Do you remember when your parents, maybe a teacher or some other “old person” would ask for your help with something like programming the VCR, showing them how to “move the sentence over” in a word processing letter they were typing or needing help with some other ludicrously simple task? [Sarcasm].

All tongue in cheek. I accept being born in 1986 still makes me a baby on the grand scheme of things. But, one of the interesting things I’m fascinated and intrigued by is how bazzar the feeling is when I find myself in the moments not dissimilar to those mentioned above.

I’ll be the first to admit that the kids of today are hands down living in one of the greatest periods in the current evolution that is mankind. This generation (born post 2000) are a really cool bunch and have an incredible amount of resources available, literally at their fingertips. And the thing that’s even better… they know it and are taking advantage of it!

I was listening to an episode of The Creative Exchange podcast the other day by Sara Dietschy where she interviewed a number of teens who are making massive moves in the tech/app and not-for-profit spaces. I was blown away by their maturity, resourcefulness and creativity, leaving nothing much to chance when it comes to going after what they wanted. One girl in particular, who is 16 now, chose instead to learn how to code across her summer break instead of attending camp. These teens quickly learned, outside of traditional educational institutions, programming languages such as Python, C, Swift and html and are applying their skills to real life problems with an impressive amount of creativity.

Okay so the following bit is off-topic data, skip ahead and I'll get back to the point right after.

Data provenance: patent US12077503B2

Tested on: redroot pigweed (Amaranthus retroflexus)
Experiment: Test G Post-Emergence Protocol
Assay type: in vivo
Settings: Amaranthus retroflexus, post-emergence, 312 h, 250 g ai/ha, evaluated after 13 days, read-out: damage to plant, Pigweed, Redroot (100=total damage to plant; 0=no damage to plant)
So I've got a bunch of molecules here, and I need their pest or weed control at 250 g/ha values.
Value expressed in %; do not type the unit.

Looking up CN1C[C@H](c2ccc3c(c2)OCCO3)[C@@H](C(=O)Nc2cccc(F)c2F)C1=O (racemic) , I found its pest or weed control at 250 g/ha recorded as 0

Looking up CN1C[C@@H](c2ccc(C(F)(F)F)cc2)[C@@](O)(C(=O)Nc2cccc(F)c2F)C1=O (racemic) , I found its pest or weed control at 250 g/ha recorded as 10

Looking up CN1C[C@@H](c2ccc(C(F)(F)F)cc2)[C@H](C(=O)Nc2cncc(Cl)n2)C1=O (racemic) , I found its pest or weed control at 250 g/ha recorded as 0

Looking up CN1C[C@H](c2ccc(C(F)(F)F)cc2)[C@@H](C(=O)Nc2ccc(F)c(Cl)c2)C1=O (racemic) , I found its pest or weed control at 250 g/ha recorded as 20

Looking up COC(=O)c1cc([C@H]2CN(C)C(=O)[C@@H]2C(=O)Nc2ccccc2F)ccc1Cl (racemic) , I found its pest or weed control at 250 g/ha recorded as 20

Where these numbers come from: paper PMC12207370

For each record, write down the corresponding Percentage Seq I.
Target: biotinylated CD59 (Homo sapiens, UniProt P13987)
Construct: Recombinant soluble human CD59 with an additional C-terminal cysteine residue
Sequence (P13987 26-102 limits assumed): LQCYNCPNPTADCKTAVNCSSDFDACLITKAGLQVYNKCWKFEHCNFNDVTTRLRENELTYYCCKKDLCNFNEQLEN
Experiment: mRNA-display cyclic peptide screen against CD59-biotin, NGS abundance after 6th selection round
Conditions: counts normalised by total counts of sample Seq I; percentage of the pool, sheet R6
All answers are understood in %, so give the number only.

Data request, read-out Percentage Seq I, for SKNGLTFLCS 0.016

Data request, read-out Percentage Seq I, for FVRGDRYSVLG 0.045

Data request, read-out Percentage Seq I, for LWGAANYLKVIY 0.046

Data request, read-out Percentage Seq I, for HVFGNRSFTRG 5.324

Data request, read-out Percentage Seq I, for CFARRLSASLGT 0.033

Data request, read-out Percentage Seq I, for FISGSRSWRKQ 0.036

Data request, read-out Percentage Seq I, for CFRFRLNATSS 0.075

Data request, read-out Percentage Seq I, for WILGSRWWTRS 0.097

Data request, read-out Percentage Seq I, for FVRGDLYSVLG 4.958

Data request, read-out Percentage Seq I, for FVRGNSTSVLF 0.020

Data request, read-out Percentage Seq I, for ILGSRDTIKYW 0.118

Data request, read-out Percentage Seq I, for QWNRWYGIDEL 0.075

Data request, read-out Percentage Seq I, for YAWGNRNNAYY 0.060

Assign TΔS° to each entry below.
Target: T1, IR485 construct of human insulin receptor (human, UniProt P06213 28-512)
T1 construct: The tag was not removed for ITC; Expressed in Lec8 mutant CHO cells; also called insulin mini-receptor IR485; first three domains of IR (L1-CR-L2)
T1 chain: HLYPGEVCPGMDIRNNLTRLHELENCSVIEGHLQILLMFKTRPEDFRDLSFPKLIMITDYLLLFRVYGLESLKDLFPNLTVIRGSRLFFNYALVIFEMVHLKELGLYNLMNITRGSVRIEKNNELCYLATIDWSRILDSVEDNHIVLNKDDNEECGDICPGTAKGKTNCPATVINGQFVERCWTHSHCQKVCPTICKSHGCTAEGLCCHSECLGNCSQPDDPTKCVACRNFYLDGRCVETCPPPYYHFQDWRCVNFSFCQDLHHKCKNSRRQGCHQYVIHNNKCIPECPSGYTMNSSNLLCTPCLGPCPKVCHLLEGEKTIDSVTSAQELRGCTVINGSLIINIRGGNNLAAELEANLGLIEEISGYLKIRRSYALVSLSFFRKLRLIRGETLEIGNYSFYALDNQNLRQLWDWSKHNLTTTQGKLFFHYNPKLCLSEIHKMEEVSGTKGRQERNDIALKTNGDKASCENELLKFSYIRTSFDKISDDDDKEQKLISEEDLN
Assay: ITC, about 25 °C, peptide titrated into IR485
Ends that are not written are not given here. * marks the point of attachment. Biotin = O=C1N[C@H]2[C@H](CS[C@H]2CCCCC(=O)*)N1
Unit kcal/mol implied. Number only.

Having been born in 1986 I was fortunate enough to have been conceived prior to the official launch of the world wide web. This, by a stroke of luck in the history of time, rendered my exposure to the good old days of 28.8kbps of dial up using an extension telephone cable from the lounge room to the kicthen – cause’ wi-fi wasn’t a thing back then. I remember in my very early teens, opening up Microsoft Notepad and starting the string <html>. Having a cheat sheet of codes was exciting as you progressed the skills of web development, moving to scrolling text marquees and a mouse that acted as a clock with some Java script.

The difference between now and then? The internet has progressed so far that kids these days are quickly capitalising on these skills and creating impressive little side hustles. For us back then it was a Saturday of fun with friends seeing what you could design up.

The thing that struck me to write this here post however is the increasingly common feeling of seperation from this generation, and not by personality, maturity or choice but rather and inherent difference in what I’m quickly seeing could very well be an evolutionary difference in brain development. Where we learned the a-b-c, kids now days are quickly learning the IF, THEN and hello world.

I fear that even at the ripe age of 32 I will quickly get left behind should I too chose not to ride the programming train, the Alexa skills space and develop a practical understanding of the python language. As I sit here, device in hand, my son sits aside me at 6 on an iPad. His brain is developing vastly different to mine and if I’m to keep up with him and avoid asking him how to setup my new VR headset in the years to come, I think us 80s and 90s babies best be getting up to speed.

The world is a very different place and the cooler, younger generation is building it, their way, for the greater good.

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